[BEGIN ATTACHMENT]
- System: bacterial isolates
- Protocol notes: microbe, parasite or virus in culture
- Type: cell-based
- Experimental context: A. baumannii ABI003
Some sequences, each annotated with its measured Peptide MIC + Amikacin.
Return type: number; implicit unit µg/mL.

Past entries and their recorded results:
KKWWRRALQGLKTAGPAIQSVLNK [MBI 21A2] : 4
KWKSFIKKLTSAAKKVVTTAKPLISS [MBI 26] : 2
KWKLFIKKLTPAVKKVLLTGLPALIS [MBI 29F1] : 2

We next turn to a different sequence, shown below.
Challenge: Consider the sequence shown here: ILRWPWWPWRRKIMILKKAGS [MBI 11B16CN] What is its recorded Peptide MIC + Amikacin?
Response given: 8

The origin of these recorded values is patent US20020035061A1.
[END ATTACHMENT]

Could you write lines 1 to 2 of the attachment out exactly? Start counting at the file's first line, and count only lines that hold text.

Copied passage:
- System: bacterial isolates
- Protocol notes: microbe, parasite or virus in culture